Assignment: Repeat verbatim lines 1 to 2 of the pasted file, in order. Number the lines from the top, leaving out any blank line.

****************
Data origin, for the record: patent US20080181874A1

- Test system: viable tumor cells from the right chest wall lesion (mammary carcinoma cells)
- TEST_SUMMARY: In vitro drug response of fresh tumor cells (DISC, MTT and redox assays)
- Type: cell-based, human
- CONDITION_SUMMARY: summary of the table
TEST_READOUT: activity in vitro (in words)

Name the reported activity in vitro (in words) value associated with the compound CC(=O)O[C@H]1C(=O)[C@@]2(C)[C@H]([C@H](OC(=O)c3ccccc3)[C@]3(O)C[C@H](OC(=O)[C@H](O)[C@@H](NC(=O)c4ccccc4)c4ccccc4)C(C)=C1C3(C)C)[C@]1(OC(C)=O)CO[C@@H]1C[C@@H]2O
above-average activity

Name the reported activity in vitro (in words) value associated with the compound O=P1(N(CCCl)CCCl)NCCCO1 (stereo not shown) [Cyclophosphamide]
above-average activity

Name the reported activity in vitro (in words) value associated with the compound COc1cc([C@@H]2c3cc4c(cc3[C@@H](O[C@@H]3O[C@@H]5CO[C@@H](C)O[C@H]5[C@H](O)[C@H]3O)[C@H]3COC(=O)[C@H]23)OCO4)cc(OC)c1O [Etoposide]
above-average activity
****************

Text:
Data origin, for the record: patent US20080181874A1

- Test system: viable tumor cells from the right chest wall lesion (mammary carcinoma cells)